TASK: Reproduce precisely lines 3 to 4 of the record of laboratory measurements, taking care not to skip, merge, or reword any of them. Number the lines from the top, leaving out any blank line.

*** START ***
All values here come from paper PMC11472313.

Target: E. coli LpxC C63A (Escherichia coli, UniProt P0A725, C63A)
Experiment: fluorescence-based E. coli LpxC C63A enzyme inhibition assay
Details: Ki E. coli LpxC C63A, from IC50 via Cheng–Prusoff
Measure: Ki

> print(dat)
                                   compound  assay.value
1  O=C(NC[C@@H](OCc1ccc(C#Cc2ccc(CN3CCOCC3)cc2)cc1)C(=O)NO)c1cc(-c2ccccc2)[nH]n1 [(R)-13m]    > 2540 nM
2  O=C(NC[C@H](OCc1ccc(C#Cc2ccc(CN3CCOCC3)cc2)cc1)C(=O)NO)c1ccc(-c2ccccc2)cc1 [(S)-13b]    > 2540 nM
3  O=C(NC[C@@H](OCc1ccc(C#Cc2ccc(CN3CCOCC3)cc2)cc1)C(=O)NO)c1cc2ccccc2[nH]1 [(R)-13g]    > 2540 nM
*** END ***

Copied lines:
Experiment: fluorescence-based E. coli LpxC C63A enzyme inhibition assay
Details: Ki E. coli LpxC C63A, from IC50 via Cheng–Prusoff